As a 10-year participant in the Run to Home Base, Marine Corps veteran Michael York is no stranger to putting in the miles to support veterans, service members and their families. This year, York is taking on a new challenge through his participation in the 124th Boston Marathon.

“I first learned about Home Base in 2009 – shortly after I left the Marine Corps,” says York. “After having such incredible experiences participating in the Run to Home Base each summer for the last decade, I couldn’t pass up the chance to run the Boston Marathon for a cause I am so passionate about.”

The East Bridgewater, Massachusetts native will run his first marathon as part of MGH’s Home Base Boston Marathon team. In addition to traditional running, there is an element to York’s training regimen that is somewhat unconventional: he has set out to summit all 4,000-foot peaks in the White Mountains of New England this winter. Climbing all of the 48 peaks is a major goal for many avid hikers, but completing them all in the winter is even more challenging.

For York, mountains are a place of healing and serenity, but they are also a source of physical and mental challenge akin to what he experienced while in the service – and what he will experience during the Boston Marathon this April.

“We are grateful to have a team of dedicated Boston Marathon runners this year who are committed to our mission and dedicated to giving back to those who have served our country,” said retired Brig. Gen. Jack Hammond, executive director of Home Base.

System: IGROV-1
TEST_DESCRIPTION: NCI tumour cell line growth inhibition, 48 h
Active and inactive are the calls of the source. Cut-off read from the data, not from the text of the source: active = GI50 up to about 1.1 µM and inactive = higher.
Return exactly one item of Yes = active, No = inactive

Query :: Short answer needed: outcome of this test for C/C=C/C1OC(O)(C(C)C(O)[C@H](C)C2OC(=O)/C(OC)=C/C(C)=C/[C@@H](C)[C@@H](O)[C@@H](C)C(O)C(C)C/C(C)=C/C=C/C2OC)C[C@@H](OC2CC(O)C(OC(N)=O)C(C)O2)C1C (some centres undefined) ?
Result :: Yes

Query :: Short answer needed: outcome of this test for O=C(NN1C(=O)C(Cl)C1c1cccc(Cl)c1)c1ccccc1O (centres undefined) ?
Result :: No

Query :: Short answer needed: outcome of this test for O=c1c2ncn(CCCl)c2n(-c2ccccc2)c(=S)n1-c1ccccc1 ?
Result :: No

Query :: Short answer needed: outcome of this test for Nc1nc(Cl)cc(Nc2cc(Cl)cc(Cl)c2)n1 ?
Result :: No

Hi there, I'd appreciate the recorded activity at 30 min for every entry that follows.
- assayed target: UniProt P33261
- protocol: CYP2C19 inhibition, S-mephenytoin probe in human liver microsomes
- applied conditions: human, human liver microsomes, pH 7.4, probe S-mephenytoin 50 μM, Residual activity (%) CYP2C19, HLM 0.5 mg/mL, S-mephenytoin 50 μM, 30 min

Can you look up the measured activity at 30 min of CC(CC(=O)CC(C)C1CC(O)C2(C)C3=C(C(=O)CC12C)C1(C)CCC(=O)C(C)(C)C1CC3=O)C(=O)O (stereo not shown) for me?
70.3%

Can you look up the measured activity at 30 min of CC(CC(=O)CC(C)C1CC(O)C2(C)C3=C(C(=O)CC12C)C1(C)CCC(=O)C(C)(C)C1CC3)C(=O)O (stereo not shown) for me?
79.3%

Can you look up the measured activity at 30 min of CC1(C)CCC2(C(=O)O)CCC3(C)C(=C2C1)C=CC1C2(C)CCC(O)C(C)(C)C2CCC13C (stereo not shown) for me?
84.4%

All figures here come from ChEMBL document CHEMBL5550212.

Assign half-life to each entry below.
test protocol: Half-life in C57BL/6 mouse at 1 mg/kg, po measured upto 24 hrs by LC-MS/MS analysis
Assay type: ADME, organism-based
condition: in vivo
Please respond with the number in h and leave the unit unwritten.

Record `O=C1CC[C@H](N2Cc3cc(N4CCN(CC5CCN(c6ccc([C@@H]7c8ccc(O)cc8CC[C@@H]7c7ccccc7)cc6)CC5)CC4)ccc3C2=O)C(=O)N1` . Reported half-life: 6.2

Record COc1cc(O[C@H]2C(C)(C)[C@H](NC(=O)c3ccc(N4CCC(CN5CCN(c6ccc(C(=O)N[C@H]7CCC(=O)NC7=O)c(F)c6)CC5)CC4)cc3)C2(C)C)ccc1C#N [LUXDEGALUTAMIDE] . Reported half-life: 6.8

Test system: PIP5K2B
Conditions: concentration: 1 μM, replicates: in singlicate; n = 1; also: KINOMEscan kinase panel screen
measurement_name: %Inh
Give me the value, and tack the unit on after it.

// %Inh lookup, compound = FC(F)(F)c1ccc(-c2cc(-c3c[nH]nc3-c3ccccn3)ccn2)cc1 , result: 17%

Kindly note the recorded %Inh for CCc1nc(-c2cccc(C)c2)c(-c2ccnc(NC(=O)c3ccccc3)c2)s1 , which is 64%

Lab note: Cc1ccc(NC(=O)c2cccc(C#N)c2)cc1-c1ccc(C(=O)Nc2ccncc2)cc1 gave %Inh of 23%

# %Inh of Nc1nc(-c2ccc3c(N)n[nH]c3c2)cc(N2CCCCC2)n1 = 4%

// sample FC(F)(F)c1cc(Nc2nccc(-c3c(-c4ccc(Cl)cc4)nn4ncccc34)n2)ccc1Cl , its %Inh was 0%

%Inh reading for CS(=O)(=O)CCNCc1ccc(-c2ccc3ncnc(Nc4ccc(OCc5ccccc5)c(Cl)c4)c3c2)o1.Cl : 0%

York has so far completed six winter hikes. Though he was initially accompanied by his father – a U.S. Army veteran – on his hikes, York now invites fellow veterans to join him on the trail. He has inspired others to take on the #Veteransonthe48 challenge and, like York, they all share a fierce determination to raise awareness of, and end, veteran suicides.

 “As a veteran, I am deeply appreciative of the work Home Base is doing for the military community,” said York. “I’m proud to support that work by raising awareness through hiking in the White Mountains and running the 2020 Boston Marathon. When people come together from all over the country to achieve the same goal, it’s a powerful thing. It doesn’t take much to show a veteran you care – sometimes all you need to do is something small and it will make ripples that last a lifetime.”

Marathon motivation

“During my first Boston Marathon in 2013, I was stopped by police a half mile from the finish. I had to return the following year to finish what I started. What I thought was a bucket list item has become a huge part of my life. Having a patient partner in 2016 solidified my passion tenfold – my relationship made it personal and gave more meaning to my fundraising efforts. I run in his memory and in support of my new partner Teddie. Go MGH!” --Jessica Spence, RN, pediatric hematology and oncology team, Seventh marathon

“In 2018, I met a patient being treated at MGHfC for leukemia. I was paired with Emilia as part of the patient partner program. She was full of courage and joy for life despite her illness. Her family was so amazing and supportive despite all their challenges. Emilia and her family have become part of my own. I’m excited to run the Boston Marathon for her this year.” --Deb Jacobson, administrative director of the MGH Revere HealthCare Center, 12th marathon

“I run to support the kids who face cancer head-on every day. Sometimes getting through the uphill battle is about putting one foot in front of the other, much like running a marathon. When I face challenges of my own, I regain my strength and determination by thinking of the kids and families who are navigating a tough cancer diagnosis. I want to let them know they aren’t alone. Come rain or shine, I will finish the Boston Marathon strong for each one of these kids and for my patient partner Isaac.” --Paul Myoung, senior administrative director of the MGH Transplant Center, fifth marathon